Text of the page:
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This case analysis is one of the most important and noticed cases of environmental and tort law. This case highlighted some of the major tort laws which are absolute liability and strict liability. Two major laws were enacted as a result of the case: the Public Insurance Liability Act of 1991 and the Environment Protection Act of 1986. Additionally, the ambit of Article 21 of the Indian Constitution was expanded to give it additional significance with regard to the case. Also, in this case, it highlighted the liability that the offender of the accident has on the victims and the state, the amount of compensation that is to be paid to comprise the physical, mental and emotional loss caused to the victims of the accident. In this case a very prominent principle “Polluters Pays Principle” was upheld and with regard to this principle it was decided as to what and how the victims of the accident will be compensated.


The case of UNION CARBIDE CORPORATION VS UNION OF INDIA ETC was famously known as the Bhopal Gas Leak Tragedy. In this case, the principle of a tort, the strict and absolute liability, was upheld. In this case, a very harmful gas called methyl isocyanate was realized, harming a mass population and causing deaths and grievous injuries to the people and the environment. After the case, two main acts, the Environment Protection Act of 1986 and the Public Insurance Liability Act of 1991, were established. Also, the Indian Constitution’s Article 21 was given a broader scope to entail more meaning to this Article concerning the case.


  • In 1934, American industrial behemoth Union Carbide joined with the Union of India to create Union Carbide India Limited (UCIL), with Union Carbide owning a majority stake and possessing 51% of the company’s shares. The company was founded to produce or manufacture batteries, chemicals, insecticides, etc.
  • A UCIL factory was established in 1970 in a densely populated neighbourhood of Bhopal, Madhya Pradesh. One of the gases used in the factory’s production was methyl isocyanate.
  • On December 2, 1984, methyl iso-cyanate broke out from the factory’s boundaries and ran amok in Bhopal. In this terrifying disaster, it was estimated that approximately 2600 people had died, and many more had been injured. According to a thorough assessment, over 20 000 persons were declared dead, and 60 000 experienced permanent bodily and emotional harm.
  • It was discovered that the plant only had a license to conduct light industrial and commercial utilities and was only authorized to produce relatively tiny amounts of pesticides.
  • As a result, the Bhopal Gas Leak Disaster (Processing of Claims) Act, 1985, was passed by the Union of India. This action was taken to ensure a speedy trial of the case and to prevent the accused from avoiding or preventing their obligation. However, the foreign courts rejected the Union of India’s argument because they lacked jurisdiction.
  • The accident victims received 350 million in compensation from the District Court. However, on appeal, the High Court further lowered it to $250 million. The victims’ families were unhappy, which prompted them to appeal to the Supreme Court of India.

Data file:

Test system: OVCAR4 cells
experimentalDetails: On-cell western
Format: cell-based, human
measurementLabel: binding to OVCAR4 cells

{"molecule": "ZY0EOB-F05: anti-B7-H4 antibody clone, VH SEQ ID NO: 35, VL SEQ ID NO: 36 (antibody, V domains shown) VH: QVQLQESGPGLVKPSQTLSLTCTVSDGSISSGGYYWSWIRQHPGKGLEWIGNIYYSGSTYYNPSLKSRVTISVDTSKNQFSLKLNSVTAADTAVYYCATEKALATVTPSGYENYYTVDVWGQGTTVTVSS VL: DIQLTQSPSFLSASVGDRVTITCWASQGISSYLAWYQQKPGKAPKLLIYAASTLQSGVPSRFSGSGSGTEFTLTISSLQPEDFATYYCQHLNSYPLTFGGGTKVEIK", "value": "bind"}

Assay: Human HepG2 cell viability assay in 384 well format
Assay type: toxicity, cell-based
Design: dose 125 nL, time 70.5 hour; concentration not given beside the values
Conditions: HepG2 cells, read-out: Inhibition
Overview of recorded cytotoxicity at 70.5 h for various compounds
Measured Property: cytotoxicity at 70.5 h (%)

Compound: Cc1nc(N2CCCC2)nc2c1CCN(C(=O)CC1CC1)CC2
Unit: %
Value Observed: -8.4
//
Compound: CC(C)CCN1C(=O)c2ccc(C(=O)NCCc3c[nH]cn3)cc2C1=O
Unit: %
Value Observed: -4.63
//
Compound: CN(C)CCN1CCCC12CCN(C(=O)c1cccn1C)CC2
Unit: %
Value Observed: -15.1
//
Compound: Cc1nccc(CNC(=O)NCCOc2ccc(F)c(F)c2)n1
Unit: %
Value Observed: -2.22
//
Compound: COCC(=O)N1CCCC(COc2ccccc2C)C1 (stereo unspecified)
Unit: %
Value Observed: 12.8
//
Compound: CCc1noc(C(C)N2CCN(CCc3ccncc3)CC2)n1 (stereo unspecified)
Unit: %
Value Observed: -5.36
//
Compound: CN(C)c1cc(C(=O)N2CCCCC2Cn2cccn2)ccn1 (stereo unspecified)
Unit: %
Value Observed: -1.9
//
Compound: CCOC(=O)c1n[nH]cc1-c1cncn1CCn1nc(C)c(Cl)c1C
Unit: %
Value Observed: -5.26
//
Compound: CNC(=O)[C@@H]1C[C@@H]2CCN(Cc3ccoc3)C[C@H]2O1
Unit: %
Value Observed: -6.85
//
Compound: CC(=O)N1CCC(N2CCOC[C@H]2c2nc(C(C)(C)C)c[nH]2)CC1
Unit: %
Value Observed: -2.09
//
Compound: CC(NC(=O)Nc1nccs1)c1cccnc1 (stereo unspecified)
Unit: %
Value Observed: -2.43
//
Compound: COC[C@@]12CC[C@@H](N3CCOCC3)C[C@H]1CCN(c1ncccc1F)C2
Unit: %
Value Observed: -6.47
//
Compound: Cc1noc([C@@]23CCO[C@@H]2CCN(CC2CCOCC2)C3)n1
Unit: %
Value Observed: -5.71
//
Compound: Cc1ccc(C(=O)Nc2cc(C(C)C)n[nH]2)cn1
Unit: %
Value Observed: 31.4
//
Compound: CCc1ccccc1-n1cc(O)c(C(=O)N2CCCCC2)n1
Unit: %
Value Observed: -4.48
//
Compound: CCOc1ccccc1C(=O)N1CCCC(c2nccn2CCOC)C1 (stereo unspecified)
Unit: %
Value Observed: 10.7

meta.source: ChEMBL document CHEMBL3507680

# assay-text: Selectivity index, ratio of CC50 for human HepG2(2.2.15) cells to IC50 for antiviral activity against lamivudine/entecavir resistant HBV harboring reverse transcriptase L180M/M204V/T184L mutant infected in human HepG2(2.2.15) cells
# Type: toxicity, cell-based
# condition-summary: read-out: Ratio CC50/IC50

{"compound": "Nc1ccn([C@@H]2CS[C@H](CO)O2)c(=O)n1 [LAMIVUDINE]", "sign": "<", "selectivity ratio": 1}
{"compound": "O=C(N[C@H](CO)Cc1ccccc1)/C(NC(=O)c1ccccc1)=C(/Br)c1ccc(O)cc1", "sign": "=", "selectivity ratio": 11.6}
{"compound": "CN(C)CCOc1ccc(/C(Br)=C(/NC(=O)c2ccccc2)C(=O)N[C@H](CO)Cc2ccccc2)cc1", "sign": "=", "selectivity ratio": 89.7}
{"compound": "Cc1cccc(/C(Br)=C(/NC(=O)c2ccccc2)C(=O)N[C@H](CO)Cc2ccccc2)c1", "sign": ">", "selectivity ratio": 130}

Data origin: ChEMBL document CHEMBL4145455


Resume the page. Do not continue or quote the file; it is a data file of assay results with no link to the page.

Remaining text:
The order given by the High Court of Madhya Pradesh was challenged on the following grounds;

  • Whether the amount that was settled justified or not?
  • Whether the abandonment of the criminal proceedings against Union Carbide justified or not?



  • The jurisdiction of the court was questioned. The interlocutory injunction that provided the victims with interim compensation was appealed in the proceedings.
  • It was contended that the proceedings are not criminal in cases where an interlocutory injunction was given. Hence, the court had no jurisdiction to withdraw the proceedings and quash them when it had no such authority.
  • Also, what will be the liability of the shareholders in a company that is limited by shares?
  • The appellant also argued that if the corporate veil doctrine was holding the UCC accountable,it is illegal under the law.
  • The appellant used MC Mehta v. UOI and Rylands v. Fletcher in the arguments. In the case of the doctrine of strict liability was confined. The doctrine of absolute liability should not have repercussions.


  • It was contended that the appellant has to pay the gas victims as per the law of torts. It is mentioned in Article 372(1) of the Indian Constitution, “other authorities.”
  • A competent civil court with authority under Section 9 of the Civil Procedure Code was included in the scope of the Law above.
  • It was contended that the enterprise,whether UCC or UCIL, was responsible for paying damages as per the regulations of absolute liability.
  • Also, as the appellant contended about M.C. Mehta’s case, the respondent argued that the principle of absolute liability would be used if the case was before the MC Mehta case.
  • It was also argued against the appellant that the corporate veil had to be lifted as the UCIL did not have enough means and services to compensate all of the gas leak victims and the UCC held the majority of shares with them.